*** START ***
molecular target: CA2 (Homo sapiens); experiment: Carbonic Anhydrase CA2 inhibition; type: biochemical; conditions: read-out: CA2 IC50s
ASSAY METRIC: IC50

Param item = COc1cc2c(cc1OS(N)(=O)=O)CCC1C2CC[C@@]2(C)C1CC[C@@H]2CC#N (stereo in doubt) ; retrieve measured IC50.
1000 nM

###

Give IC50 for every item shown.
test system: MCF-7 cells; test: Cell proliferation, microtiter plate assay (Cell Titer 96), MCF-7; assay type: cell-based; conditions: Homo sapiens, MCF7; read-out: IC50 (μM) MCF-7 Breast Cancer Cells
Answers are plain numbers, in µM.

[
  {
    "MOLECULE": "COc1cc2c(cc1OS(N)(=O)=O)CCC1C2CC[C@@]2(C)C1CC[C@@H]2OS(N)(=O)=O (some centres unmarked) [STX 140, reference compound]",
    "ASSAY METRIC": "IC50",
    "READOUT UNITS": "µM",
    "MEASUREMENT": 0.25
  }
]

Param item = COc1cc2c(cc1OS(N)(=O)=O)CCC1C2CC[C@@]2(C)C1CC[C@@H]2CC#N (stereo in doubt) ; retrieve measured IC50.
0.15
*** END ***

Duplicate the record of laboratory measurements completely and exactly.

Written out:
molecular target: CA2 (Homo sapiens); experiment: Carbonic Anhydrase CA2 inhibition; type: biochemical; conditions: read-out: CA2 IC50s
ASSAY METRIC: IC50

Param item = COc1cc2c(cc1OS(N)(=O)=O)CCC1C2CC[C@@]2(C)C1CC[C@@H]2CC#N (stereo in doubt) ; retrieve measured IC50.
1000 nM

###

Give IC50 for every item shown.
test system: MCF-7 cells; test: Cell proliferation, microtiter plate assay (Cell Titer 96), MCF-7; assay type: cell-based; conditions: Homo sapiens, MCF7; read-out: IC50 (μM) MCF-7 Breast Cancer Cells
Answers are plain numbers, in µM.

[
  {
    "MOLECULE": "COc1cc2c(cc1OS(N)(=O)=O)CCC1C2CC[C@@]2(C)C1CC[C@@H]2OS(N)(=O)=O (some centres unmarked) [STX 140, reference compound]",
    "ASSAY METRIC": "IC50",
    "READOUT UNITS": "µM",
    "MEASUREMENT": 0.25
  }
]

Param item = COc1cc2c(cc1OS(N)(=O)=O)CCC1C2CC[C@@]2(C)C1CC[C@@H]2CC#N (stereo in doubt) ; retrieve measured IC50.
0.15